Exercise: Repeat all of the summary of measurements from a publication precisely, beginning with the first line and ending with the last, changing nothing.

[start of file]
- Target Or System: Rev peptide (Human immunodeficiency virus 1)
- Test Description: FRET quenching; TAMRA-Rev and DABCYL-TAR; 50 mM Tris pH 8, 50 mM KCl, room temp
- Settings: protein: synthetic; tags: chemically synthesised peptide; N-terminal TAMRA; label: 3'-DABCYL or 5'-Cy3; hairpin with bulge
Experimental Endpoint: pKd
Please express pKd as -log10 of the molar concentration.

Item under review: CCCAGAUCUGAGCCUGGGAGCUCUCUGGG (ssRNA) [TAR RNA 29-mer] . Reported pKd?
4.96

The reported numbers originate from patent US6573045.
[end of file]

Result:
- Target Or System: Rev peptide (Human immunodeficiency virus 1)
- Test Description: FRET quenching; TAMRA-Rev and DABCYL-TAR; 50 mM Tris pH 8, 50 mM KCl, room temp
- Settings: protein: synthetic; tags: chemically synthesised peptide; N-terminal TAMRA; label: 3'-DABCYL or 5'-Cy3; hairpin with bulge
Experimental Endpoint: pKd
Please express pKd as -log10 of the molar concentration.

Item under review: CCCAGAUCUGAGCCUGGGAGCUCUCUGGG (ssRNA) [TAR RNA 29-mer] . Reported pKd?
4.96

The reported numbers originate from patent US6573045.